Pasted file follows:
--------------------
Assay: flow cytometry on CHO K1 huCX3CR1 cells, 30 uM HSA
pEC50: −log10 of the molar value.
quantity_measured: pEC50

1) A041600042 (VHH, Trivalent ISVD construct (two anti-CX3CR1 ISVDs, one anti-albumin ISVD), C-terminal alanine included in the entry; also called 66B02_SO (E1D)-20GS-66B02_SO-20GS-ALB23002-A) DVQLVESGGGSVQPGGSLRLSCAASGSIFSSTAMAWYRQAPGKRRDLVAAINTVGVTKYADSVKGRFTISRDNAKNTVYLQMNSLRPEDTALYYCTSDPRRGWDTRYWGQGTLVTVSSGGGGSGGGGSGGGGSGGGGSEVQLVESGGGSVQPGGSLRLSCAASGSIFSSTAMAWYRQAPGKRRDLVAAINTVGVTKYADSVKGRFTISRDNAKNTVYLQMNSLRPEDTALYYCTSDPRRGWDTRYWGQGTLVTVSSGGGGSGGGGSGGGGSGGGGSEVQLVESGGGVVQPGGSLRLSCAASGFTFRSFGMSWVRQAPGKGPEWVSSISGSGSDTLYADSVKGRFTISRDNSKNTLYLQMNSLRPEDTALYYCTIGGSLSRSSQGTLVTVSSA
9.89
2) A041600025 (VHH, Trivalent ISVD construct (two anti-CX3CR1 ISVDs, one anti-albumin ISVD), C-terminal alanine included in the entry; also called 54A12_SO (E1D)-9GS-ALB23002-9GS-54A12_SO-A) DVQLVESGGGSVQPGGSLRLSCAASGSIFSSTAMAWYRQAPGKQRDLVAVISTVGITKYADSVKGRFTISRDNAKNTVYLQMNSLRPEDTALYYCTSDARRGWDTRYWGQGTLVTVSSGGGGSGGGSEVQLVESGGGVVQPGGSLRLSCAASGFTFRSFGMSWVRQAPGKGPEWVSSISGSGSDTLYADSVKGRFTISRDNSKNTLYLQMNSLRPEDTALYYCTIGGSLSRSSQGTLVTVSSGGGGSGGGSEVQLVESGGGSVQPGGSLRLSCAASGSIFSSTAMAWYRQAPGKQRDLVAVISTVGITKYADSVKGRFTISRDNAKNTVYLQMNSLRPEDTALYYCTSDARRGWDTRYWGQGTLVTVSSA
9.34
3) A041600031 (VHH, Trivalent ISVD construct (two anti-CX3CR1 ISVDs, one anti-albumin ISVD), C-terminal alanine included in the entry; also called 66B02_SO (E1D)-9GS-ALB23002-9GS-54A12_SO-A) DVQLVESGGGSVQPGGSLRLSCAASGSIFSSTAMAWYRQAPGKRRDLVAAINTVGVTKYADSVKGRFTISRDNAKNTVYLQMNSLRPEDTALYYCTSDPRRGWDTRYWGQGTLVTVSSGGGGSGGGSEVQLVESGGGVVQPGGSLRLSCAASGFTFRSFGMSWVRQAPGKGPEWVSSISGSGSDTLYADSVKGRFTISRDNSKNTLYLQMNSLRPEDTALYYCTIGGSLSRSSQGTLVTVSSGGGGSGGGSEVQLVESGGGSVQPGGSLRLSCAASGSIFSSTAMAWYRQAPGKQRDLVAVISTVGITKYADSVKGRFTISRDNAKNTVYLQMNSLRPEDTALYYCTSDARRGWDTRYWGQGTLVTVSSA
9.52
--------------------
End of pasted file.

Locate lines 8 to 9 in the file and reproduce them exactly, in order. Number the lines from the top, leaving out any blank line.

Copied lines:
3) A041600031 (VHH, Trivalent ISVD construct (two anti-CX3CR1 ISVDs, one anti-albumin ISVD), C-terminal alanine included in the entry; also called 66B02_SO (E1D)-9GS-ALB23002-9GS-54A12_SO-A) DVQLVESGGGSVQPGGSLRLSCAASGSIFSSTAMAWYRQAPGKRRDLVAAINTVGVTKYADSVKGRFTISRDNAKNTVYLQMNSLRPEDTALYYCTSDPRRGWDTRYWGQGTLVTVSSGGGGSGGGSEVQLVESGGGVVQPGGSLRLSCAASGFTFRSFGMSWVRQAPGKGPEWVSSISGSGSDTLYADSVKGRFTISRDNSKNTLYLQMNSLRPEDTALYYCTIGGSLSRSSQGTLVTVSSGGGGSGGGSEVQLVESGGGSVQPGGSLRLSCAASGSIFSSTAMAWYRQAPGKQRDLVAVISTVGITKYADSVKGRFTISRDNAKNTVYLQMNSLRPEDTALYYCTSDARRGWDTRYWGQGTLVTVSSA
9.52